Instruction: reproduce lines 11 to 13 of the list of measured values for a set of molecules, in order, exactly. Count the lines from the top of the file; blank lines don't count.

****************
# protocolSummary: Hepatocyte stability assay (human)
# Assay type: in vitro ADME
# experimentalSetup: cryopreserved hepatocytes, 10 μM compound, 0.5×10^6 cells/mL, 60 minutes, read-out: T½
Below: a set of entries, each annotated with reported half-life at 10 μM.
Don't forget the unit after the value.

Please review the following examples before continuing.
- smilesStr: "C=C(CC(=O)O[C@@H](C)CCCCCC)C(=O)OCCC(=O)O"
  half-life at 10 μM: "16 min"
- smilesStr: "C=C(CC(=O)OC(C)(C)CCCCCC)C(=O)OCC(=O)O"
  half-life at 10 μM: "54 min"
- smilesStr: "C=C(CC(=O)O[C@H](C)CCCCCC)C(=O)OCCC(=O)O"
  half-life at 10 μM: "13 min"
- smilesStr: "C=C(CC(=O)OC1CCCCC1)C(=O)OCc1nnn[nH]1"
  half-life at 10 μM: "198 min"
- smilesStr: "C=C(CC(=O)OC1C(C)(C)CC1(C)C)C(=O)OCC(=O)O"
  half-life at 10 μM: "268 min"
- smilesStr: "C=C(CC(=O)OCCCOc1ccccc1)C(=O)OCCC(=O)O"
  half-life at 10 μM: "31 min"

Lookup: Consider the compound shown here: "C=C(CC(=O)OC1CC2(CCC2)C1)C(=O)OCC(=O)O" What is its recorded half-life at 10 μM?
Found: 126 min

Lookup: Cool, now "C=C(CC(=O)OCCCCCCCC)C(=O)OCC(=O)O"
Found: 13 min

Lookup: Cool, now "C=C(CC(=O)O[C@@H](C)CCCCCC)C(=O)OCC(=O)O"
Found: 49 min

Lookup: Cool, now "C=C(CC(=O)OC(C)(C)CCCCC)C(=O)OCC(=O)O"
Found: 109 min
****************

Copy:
- smilesStr: "C=C(CC(=O)O[C@H](C)CCCCCC)C(=O)OCCC(=O)O"
  half-life at 10 μM: "13 min"
- smilesStr: "C=C(CC(=O)OC1CCCCC1)C(=O)OCc1nnn[nH]1"